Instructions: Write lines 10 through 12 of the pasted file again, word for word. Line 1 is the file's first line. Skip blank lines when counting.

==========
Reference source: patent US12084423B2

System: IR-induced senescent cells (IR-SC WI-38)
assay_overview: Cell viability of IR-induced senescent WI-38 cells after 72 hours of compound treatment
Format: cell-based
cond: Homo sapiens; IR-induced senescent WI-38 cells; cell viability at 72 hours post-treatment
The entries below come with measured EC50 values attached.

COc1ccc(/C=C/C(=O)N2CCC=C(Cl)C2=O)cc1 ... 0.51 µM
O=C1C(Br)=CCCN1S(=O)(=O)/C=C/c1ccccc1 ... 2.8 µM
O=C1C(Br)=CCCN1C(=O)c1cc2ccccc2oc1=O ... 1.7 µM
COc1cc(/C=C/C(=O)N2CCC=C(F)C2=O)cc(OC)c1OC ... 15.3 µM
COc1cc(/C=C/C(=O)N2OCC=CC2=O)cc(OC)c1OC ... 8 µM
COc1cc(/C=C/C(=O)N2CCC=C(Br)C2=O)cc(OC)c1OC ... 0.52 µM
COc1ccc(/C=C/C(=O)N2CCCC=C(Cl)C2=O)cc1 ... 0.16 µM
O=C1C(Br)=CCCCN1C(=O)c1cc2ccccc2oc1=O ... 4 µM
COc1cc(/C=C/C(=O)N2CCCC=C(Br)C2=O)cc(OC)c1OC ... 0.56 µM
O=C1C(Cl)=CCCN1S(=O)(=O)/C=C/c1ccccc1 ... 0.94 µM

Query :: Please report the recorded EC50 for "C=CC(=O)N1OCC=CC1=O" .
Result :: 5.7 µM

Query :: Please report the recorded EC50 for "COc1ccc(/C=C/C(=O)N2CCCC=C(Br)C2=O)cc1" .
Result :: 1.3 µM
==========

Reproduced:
COc1cc(/C=C/C(=O)N2CCC=C(F)C2=O)cc(OC)c1OC ... 15.3 µM
COc1cc(/C=C/C(=O)N2OCC=CC2=O)cc(OC)c1OC ... 8 µM
COc1cc(/C=C/C(=O)N2CCC=C(Br)C2=O)cc(OC)c1OC ... 0.52 µM